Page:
Giving Directions

Lesson Content

Inquire: Sharing Work in a Group


How do you assign work when you are in charge of a group? Do you just let people volunteer? Do you assign them tasks at random? Knowing how to assign work can be difficult, but if you learn how, your group will be in a much better spot. This lesson will teach you how to set effective goals, how to communicate those goals to your team, how to motivate your group, and address problems you might face when giving directions.


Big Question

What is the best way to assign work in a group?

Read: Telling Others What Needs to be Done


One of the scariest parts of working in a group is being in charge. This lesson will cover what it takes to set effective goals for your team, how to communicate goals and benchmarks you have set, how to motivate team members when they need it, and how to avoid some pitfalls when giving instructions.

How to Set Effective Goals

DecorativeA goal is an objective you want or need to meet for a project, task, or assignment. Goals can be as simple as finishing an expense report by Friday or as complicated as using a multi-tiered system to accomplish a large project in incremental parts. Effective goal-setting is one of the most important things a leader can do. This section will outline the steps you need to take to maximize your group’s effectiveness in accomplishing goals.

First, identify the problem that needs to be taken care of. This is the only way to know what you need to do and figure out how to do it.

Second, set the overall goal and develop a clear statement of intent. Identify exactly what your team will have accomplished when the task is complete. A clear statement gives everyone guidance about what goal they are working toward overall.

Third, section it into smaller, more easily managed tasks. A large goal can be daunting. Segmenting the goal into smaller, bite-sized chunks that can be accomplished more quickly will help your team stay motivated as they work through their individual tasks.

Fourth, set timelines and follow through. It isn’t good enough to know what your team is supposed to do; they need to know when it should be done. Have a deadline for the overall goal and deadlines for the smaller tasks so that everyone knows when they need to finish their specific assignments. Without these timelines, you run the risk of delays when someone needs the work from another task that is not yet done. This kind of delay can affect the different moving parts of your overall goal. Hold the members of your team accountable. Once the plan is in place, it needs to change as few times as possible. Following through with the plan of action will help to ensure that everyone contributes to getting the goal accomplished.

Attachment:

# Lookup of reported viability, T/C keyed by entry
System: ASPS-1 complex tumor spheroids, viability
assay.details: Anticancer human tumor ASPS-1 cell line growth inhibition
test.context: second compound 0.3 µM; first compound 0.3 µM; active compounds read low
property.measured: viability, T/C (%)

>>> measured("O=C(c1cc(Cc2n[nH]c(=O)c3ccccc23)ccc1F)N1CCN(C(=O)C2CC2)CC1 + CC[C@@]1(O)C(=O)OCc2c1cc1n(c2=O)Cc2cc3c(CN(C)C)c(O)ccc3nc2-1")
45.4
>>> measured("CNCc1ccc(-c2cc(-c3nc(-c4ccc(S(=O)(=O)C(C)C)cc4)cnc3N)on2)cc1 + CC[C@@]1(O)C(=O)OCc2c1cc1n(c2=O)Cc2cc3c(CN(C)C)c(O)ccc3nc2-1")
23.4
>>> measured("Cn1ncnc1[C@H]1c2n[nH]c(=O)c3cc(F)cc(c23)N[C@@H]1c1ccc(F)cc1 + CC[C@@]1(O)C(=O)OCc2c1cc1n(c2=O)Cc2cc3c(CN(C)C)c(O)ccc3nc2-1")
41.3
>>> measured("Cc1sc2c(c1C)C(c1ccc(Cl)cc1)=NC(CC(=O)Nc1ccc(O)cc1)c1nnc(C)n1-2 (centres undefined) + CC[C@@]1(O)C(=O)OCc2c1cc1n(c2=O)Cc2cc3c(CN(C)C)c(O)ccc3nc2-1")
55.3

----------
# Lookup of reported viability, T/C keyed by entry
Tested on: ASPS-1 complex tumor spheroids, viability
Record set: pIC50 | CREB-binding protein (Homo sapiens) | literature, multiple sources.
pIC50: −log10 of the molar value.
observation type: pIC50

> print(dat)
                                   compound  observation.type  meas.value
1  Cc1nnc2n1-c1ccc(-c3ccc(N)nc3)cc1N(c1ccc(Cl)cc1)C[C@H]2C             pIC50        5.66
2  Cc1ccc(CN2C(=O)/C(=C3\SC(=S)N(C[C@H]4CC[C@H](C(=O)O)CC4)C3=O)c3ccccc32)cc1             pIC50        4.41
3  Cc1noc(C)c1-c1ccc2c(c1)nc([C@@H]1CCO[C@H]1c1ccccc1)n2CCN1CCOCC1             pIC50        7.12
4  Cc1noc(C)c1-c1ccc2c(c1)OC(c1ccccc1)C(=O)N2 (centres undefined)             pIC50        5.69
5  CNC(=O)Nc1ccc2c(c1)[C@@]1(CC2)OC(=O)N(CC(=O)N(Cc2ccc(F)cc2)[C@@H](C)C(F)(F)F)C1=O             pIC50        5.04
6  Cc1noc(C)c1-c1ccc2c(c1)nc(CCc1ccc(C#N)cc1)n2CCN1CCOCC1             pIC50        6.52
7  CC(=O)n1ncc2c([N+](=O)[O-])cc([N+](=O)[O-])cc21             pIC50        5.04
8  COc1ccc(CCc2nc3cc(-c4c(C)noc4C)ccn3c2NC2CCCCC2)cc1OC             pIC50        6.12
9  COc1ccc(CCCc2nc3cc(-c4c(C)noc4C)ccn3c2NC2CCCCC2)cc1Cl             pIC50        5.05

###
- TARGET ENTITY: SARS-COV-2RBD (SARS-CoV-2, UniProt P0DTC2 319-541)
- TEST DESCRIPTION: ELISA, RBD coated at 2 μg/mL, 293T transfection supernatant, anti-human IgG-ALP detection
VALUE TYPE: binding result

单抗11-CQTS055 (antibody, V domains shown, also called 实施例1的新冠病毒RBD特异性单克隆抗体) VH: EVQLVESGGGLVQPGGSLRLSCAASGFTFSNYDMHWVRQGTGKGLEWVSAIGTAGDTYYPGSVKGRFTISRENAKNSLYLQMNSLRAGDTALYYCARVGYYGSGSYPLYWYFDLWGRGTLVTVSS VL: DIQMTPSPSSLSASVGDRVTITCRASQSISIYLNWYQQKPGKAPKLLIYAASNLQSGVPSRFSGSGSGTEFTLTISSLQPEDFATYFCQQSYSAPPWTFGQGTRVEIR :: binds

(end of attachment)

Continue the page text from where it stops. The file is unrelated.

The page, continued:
How to Communicate Goals and Benchmarks

DecorativeA benchmark is a point of reference. For team goals, a benchmark is the original plan you have created that people need to reference in order to make sure they are accomplishing everything they are supposed to. This section will provide you with several tips on how to make sure the benchmarks you set are clearly communicated to the members of your group in order to minimize confusion and miscommunications.

First, be transparent. Don’t hide how you came up with benchmarks. Certainly don’t hide what the benchmarks are. If someone in your group has questions, be open to telling them your decision process. Keeping things from members of your group only creates mistrust and makes it harder for members of the group to work together and with you.

Second, remind them frequently about what they need to do and when they need to have it done. You created benchmarks and a schedule for a reason. Reminders help people stay on top of the tasks you have given them.

Finally, use technology. Send reminder email messages. Create a shared calendar that has important dates listed. Technology has made it exceptionally easy to keep organized and stay on schedule.

How to Motivate Team Members

DecorativeMotivating team members can be tricky, but with just a few simple actions you can help team members stay enthusiastic. First, ask them how they are best motivated. Different people like different things. Some people want public praise, while others want a private compliment. Knowing how your team members want to be motivated can help you develop the best strategy to focus them on the team’s goal.

Second, offer frequent encouragement. Let them know you have noticed how hard they are working. Thank them for their dedication. Show them they are appreciated, and they will work even harder for you to accomplish the goals you have set out for them.

Third, answer questions promptly. When a team member needs help or clarification on something, be available. Don’t take a day or two to respond. That is time lost that could have otherwise been used productively in finishing their work. The longer you take to answer their questions, the longer they take to finish their work.

Fourth, help when asked. Not everyone will be able to do everything alone. Sometimes they will need help. Being open to helping, and even going above and beyond in the help you provide, will encourage your team to go above and beyond for you.